Saving a Texas Treasure
About Baffin Bay
Baffin Bay is a unique and special place. Located behind the world’s longest barrier islands (Padre Island) and in a sparsely populated area, Baffin Bay is one of the last remnants of the “wild” Texas coast. Its salty waters have traditionally supported world-class fishing, with commercial and recreational fishing alone contributing ~$75 million annually to the local economy. It is also home to the famous “rocks of Baffin”, ancient worm reefs that support incredible diversity of life, but which are found in only one other place in the world. Between the fishing opportunities and unique characteristics that make Baffin a go-to location for nature lovers, Baffin Bay has earned the title of “jewel of the Texas coast”.
Over the last 3-4 decades, there has been a significant decline in Baffin Bay’s water quality and a deterioration in ecosystem health, with symptoms such as persistent harmful algal blooms (HABs), fish kills, and episodes of apparent starvation of a commercially important fish species (black drum). Anglers, fishing guides, landowners, and bay-dependent businesses have commented that these symptoms are historically unprecedented for Baffin Bay but have been increasing in frequency and intensity in recent years, hurting their ability to make a living.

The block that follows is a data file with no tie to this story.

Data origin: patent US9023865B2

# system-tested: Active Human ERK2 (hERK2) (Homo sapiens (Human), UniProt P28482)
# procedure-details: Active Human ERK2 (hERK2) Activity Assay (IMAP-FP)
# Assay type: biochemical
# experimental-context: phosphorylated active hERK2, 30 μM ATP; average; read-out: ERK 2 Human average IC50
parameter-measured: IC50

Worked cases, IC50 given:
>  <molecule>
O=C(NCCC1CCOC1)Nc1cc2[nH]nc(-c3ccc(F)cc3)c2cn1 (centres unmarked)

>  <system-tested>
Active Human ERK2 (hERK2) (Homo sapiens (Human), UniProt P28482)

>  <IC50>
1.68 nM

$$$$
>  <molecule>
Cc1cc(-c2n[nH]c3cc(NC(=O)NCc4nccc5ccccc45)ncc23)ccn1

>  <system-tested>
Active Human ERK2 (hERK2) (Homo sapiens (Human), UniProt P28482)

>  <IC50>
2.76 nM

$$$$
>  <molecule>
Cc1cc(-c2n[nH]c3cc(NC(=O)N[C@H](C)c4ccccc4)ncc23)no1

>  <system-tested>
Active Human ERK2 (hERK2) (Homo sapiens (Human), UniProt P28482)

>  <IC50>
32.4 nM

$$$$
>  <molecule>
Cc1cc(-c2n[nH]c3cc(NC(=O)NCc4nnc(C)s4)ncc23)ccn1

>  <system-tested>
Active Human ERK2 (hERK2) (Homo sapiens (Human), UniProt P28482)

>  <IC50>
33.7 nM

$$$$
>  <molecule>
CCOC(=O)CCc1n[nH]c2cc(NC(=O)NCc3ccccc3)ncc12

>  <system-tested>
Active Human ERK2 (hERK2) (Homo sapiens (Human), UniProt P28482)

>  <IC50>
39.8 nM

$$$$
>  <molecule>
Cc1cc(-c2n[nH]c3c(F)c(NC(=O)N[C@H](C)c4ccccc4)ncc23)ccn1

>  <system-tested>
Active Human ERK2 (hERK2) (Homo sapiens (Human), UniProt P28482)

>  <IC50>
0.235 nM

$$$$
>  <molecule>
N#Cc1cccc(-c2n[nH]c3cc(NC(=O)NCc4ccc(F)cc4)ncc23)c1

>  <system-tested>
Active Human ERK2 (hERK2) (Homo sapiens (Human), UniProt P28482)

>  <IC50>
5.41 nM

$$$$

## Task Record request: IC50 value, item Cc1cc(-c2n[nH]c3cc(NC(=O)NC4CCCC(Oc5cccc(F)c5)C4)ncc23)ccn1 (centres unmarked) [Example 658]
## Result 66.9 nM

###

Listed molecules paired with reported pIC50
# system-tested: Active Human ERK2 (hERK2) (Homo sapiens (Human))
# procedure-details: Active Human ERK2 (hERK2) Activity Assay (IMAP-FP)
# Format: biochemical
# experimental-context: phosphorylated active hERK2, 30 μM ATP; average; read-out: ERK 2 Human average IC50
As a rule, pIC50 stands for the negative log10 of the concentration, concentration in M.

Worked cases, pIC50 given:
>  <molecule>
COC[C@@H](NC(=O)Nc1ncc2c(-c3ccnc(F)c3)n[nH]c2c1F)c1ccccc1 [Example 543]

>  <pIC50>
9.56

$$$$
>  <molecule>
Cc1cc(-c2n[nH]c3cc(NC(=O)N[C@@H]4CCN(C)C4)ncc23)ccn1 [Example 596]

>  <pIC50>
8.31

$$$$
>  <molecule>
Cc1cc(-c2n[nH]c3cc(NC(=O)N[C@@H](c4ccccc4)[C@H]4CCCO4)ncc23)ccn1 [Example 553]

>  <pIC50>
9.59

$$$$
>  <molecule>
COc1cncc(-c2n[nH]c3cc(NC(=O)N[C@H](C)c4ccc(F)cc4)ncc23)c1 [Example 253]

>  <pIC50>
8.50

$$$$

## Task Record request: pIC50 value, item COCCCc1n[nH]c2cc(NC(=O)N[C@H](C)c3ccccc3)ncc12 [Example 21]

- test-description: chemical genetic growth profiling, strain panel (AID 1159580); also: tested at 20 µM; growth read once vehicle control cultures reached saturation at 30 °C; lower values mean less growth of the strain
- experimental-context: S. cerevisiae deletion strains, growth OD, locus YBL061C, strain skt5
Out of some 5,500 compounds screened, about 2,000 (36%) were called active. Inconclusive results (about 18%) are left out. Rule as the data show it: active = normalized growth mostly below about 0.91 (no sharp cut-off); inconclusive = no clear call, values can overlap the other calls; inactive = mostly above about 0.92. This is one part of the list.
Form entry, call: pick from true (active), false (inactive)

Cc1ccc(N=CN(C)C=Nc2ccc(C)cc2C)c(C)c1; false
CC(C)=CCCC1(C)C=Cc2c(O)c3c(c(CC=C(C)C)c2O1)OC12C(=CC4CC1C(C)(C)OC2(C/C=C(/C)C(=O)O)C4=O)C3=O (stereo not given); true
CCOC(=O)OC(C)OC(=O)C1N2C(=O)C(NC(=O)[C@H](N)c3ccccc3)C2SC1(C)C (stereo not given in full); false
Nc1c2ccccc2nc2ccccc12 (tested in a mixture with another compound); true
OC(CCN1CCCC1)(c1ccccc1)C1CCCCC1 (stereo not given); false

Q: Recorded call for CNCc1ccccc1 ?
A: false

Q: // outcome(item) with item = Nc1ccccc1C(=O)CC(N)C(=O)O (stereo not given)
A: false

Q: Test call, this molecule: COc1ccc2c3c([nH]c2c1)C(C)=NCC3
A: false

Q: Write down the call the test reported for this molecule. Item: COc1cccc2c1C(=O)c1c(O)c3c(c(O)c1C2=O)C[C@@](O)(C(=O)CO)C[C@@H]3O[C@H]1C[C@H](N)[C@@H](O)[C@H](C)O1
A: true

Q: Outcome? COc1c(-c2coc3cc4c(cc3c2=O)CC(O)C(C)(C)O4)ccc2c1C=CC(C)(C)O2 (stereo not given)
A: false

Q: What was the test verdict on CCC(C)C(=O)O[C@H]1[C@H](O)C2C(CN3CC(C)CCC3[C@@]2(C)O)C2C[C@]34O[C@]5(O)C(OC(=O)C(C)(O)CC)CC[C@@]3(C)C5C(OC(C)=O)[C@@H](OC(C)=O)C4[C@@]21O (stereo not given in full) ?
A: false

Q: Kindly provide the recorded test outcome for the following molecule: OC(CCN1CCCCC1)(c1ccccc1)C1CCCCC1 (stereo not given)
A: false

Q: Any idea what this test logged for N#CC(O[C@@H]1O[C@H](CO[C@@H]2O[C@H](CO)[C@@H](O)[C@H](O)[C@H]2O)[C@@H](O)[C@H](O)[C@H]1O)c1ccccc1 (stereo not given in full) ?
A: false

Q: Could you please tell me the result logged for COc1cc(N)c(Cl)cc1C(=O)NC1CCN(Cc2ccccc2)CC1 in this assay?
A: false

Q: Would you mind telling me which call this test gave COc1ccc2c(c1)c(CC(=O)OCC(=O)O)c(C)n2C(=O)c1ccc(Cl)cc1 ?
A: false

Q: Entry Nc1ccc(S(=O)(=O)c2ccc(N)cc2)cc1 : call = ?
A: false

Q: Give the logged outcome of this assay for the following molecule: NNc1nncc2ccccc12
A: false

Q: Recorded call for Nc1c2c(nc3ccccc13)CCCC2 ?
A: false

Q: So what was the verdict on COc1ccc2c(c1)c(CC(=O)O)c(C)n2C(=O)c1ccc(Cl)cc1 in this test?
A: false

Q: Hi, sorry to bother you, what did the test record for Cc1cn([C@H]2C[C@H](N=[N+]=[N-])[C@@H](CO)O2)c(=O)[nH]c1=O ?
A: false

In 2013, HRI researchers enlisted 18 “citizen scientists” to study the water quality problems in Baffin Bay. They found that Baffin Bay is being subjected to excessive nutrient (nitrogen, phosphorus) pollution coming from its watershed. This nutrient pollution is a key promoter of algal blooms and other symptoms of water quality degradation. Without good water quality, it is difficult for bays such as Baffin to support critical habitat and a healthy fishery.
Learn more about what makes Baffin Bay Special, and how it has changed over time by listening to the stories of long-time anglers, or by viewing an interactive story map here:
Bring Baffin Back
Bringing Baffin Back ™, A Texan by Nature Conservation Wrangler recognized program, was founded in 2022 by HRI and the Coastal Bend Bays and Estuaries Program. It will bring together partners from interdisciplinary backgrounds to first address the watershed sources of pollutants, follow by a rigorous, long-term bay-wide habitat restoration and conservation initiative. The rationale for this approach is simple – the health of Baffin Bay is intricately tied to the health of surrounding lands.